Journal of Clinical and Diagnostic Research, ISSN - 0973 - 709X

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Original article / research
Table of Contents - Year : 2016 | Month : July | Volume : 10 | Issue : 7 | Page : ZC105 - ZC109

Evaluating the Relationship of Dental Fear with Dental Health Status and Awareness ZC105-ZC109

Tuba Talo Yildirim

Correspondence
Dr. Tuba Talo Yildirim,
Assistant Professor, Department of Periodontology, Faculty of Dentistry, University of Firat, Elazig, Turkey.
E-mail: dt_talo@hotmail.com

Introduction: Dental fear is one of the most common problems in dentistry, for both the patient and for the dentist. This issue can have an important effect on an individualís dental health.

Aim: The aim of this paper was to report on the prevalence of dental anxiety and to explore if high levels of anxiety are associated with sociodemographic factors, oral health status, and level of oral health awareness.

Materials and Methods: The sample for this cross-sectional study included 294 patients (154 males and 140 females). All participants filled out a Dental Fear Survey (DFS) to evaluate their level of dental fear. Gender, age, education level, socioeconomic status and oral health awareness were also noted. Oral health behaviors and oral health awareness levels were investigated using seven questions. Also, the periodontal status of all participants was evaluated using the Community Periodontal Index of Treatment Needs (CPITN). Differences between different subgroups were tested using the chi-square test.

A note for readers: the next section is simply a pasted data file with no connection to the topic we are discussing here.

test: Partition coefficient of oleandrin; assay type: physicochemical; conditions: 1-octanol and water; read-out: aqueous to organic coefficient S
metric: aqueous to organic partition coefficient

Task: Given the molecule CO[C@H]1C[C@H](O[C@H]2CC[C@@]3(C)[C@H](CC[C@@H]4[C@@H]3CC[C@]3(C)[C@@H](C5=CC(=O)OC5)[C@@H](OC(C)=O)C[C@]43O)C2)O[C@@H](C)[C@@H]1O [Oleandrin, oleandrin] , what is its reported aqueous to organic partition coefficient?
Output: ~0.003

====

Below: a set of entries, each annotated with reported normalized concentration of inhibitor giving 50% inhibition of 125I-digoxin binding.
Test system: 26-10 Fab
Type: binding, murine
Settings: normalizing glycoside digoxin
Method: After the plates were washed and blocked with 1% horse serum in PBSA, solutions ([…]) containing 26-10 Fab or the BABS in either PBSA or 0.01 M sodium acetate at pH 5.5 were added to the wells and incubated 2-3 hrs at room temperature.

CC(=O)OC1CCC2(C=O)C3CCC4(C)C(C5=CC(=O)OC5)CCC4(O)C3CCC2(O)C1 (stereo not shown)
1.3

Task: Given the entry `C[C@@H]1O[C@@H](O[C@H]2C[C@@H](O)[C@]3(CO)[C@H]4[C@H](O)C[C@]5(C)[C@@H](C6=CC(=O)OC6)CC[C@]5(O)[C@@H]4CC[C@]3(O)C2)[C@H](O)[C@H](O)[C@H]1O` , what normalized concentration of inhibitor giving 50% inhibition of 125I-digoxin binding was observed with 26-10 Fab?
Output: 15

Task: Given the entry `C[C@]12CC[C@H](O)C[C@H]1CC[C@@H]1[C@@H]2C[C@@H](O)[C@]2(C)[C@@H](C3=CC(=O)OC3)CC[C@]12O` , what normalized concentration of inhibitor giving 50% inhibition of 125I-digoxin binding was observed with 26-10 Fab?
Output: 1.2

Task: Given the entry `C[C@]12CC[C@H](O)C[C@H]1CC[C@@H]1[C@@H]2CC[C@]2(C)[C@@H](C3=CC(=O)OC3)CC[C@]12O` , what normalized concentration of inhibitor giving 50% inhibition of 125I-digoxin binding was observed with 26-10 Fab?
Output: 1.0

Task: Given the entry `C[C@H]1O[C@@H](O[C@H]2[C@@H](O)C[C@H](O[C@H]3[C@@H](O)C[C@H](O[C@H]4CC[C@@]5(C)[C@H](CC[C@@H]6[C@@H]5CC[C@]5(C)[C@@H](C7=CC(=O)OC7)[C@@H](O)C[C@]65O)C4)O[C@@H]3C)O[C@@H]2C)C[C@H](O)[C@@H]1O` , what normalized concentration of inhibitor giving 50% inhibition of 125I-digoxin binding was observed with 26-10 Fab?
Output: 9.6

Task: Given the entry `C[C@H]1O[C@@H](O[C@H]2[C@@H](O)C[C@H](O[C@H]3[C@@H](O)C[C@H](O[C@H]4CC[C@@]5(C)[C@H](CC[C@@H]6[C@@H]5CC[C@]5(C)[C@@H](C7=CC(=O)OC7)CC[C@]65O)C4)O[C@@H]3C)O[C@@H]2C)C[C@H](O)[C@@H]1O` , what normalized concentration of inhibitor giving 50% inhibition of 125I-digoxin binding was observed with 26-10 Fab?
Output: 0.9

Results: There was a statistically significant difference between the DFS groups with regard to sociodemographic data. Women had significantly higher scores than men, and young patients had significantly higher scores than others. Patients with low education levels and low socioeconomic status had high DFS scores. Periodontal status was better in groups that had scores in the low and moderate ranges compared to groups that had high scores on the DFS. There was a statistically significant difference between the groups of DFS and CPITN (p<0.05). Patients with low and moderate levels of DFS answered the oral health knowledge questions correctly. There was a statistically significant difference between the DFS groups based on correct answers to the oral health knowledge questions (p<0.05).

Conclusion: The elimination of dental fear is very important and should be treated according to a patient-centered assessment. These individuals were informed about the dental treatment procedure so their prejudices were eliminated. Patients with a high level of dental fear may be given psychiatric support for comfortable treatment procedure.